Stability assay

Fifty MBq of 99mTc SER-4 was added to AB type human serum (Sigma) or PBS at 1:4 v/v and incubated at 37 °C for 20 h. Samples were analysed at 0, 3, 6 and 20 h by HPLC-SEC using a BioSep SEC-300 column (Phenomenex, Macclesfield, UK) with an isocratic mobile phase of 100 mM phosphate buffer pH 7.0 at a flow rate of 1 mL/min. Stability was calculated as the area under the 99mTc-SER-4 peak (retention time = 8 min and 30 s) versus the area under the curve of the unbound 99mTc peak (retention time = 18 min).

In vitro 99mTc SER-4 binding assay

Of labelled antibody, 0.1 μg was added to 0.2 μg of recombinant Sn-Fc fusion protein (Sn-Fc, 6.7 μg/ml) and incubated at 37 °C for 10 min. The proteins were filtered through a 0.2-μm syringe filter and binding to Sn-Fc was measured by HPLC-SEC and compared to the 99mTc-IgG isotype binding. Specificity was shown in blocking studies using a 10-fold excess of cold SER-4. No Kd or immunoreactive fraction measurements were performed; as the authors felt that the in vitro competitive binding assay was sufficient to proceed to preclinical studies.

NanoSPECT/CT transplant imaging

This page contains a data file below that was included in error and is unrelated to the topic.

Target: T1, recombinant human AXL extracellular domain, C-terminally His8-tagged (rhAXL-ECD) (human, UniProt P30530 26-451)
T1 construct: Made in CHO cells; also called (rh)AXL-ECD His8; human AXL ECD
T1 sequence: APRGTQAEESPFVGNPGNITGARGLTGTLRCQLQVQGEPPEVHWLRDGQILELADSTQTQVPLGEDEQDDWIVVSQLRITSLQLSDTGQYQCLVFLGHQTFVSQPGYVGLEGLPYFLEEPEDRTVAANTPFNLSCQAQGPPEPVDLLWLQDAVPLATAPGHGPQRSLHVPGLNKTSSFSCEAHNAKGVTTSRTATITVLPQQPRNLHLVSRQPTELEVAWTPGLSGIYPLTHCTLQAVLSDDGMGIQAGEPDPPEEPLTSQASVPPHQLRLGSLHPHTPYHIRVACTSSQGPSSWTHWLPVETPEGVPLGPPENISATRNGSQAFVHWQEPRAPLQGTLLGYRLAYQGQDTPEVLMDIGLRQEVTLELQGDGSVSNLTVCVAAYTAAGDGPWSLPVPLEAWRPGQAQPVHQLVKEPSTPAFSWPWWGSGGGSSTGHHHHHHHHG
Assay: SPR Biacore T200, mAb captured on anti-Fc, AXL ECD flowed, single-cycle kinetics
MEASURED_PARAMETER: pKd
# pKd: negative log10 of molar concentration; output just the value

Heterotopic cardiac transplantations were performed on 8- to 10-week-old male C57BL/6 mice (three groups, n = 5 for SER4 allogeneic and isotype allogeneic groups) with heart graft from BALB/c mice while syngeneic cardiac transplants (n = 4 for SER4 syngeneic group) with heart grafts from C57BL/6 mice as described by Corry et al [30]. All mice were imaged and ex vivo biodistribution was performed. Briefly, superior and inferior vena cava and pulmonary veins of the heart graft were ligated. The donor aorta was then anastomosed to the recipient abdominal aorta and the donor pulmonary artery anastomosed to the inferior vena cava, resulting in a fully vascularised heterotopic transplant. C57BL/6, Sn-deficient (Sn-/-) and transplanted mice were anesthetized with inhaled isoflurane gas (VetOne, UK) and ~10 μg (~20 MBq) of 99mTc-SER-4 or 99mTc-IgG isotype control was filtered through a 0.2-μm syringe filter and administered intravenously. Single-photon emission computed tomography (SPECT) images were obtained 3 h post injection using a nanoSPECT/computed tomography (CT) preclinical scanner (Bioscan Inc., Washington, DC, USA) equipped with four heads, each with 1-mm multipinhole collimator, in helical scanning mode in 24 projections over 30 min. The CT images were obtained with 45 kVP X-ray source, 1000 ms exposure time in 180 projections over 10 min. Images were reconstructed in a 256 by 256 matrix using the HiSPECT (Scivis GmBH) reconstruction software package and fused using InVivoScope software (Bioscan). Images shown here are maximum intensity projections (MIP). Animals were then euthanized at 4 h post injection and tissues explanted, weighed and gamma counted on a gamma counter (Wallac, 1282 Compugamma, PerkinElmer, UK). Uptake in each tissue was expressed as percent injected dose per gram of tissue (%ID/g). The transplanted heart to blood ratio was calculated by expressing the %ID/g of the transplanted heart divided by %ID/g in the blood. After imaging, C57BL/6 wild-type and Sn-/- spleens or grafted hearts and spleens from C57BL/6 recipients were removed for histology which was performed as previously described [12].